Local residents of older homes in Cass County’s floodplains are likely to see their flood insurance rates rise — though not as fast as originally anticipated.
Residents in Logansport’s ZIP code have taken out a total of 98 active flood insurance policies under the National Flood Insurance Program. The county has about eight more policies in outlying areas near Galveston and Kewanna, according to a FEMA database showing policies by congressional district.
The program that holds those policies is about $24 billion in debt, and legislation passed in 2012 was due to hike some policyholders’ rates to get rid of that debt. The effects of that legislation were postponed by a bill signed into law earlier this month.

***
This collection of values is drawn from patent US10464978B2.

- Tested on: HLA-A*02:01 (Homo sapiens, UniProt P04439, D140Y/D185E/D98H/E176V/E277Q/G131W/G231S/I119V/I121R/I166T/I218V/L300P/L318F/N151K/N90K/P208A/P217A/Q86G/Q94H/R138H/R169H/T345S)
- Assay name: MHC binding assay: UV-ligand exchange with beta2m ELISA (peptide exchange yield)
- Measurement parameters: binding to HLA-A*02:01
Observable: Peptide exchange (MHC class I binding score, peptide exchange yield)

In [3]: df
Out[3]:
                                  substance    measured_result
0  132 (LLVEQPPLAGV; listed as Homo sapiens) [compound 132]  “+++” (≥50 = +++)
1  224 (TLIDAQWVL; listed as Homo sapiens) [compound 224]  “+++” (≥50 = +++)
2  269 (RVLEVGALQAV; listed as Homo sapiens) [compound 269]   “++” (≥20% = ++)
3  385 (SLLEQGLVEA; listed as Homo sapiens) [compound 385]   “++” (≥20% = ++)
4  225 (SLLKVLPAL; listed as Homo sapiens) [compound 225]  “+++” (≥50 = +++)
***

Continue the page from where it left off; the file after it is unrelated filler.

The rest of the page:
Much of the program’s debt was due to subsidies provided for certain policyholders whose properties have since suffered under a spate of severe flooding events over the last few years.
In Logansport, 64 policies are subsidized under the program, according to a FEMA database. Now, they’re likely to see increases of up to 18 percent for primary residences, or more for second homes or businesses.
Most subsidized policies are for properties that were built before the first flood map was issued, and so are “grandfathered” in at old insurance rates, explained Jan Crider, Indiana’s hazard mitigation officer with the Indiana Department of Homeland Security. She said she suspected most subsidized properties are primary residences.
Policies for primary residences could take six to seven years to reach the true cost of the flood risk, rising at a rate of about 18 percent per year.
Reach Sarah Einselen at email@example.com or 574-732-5151.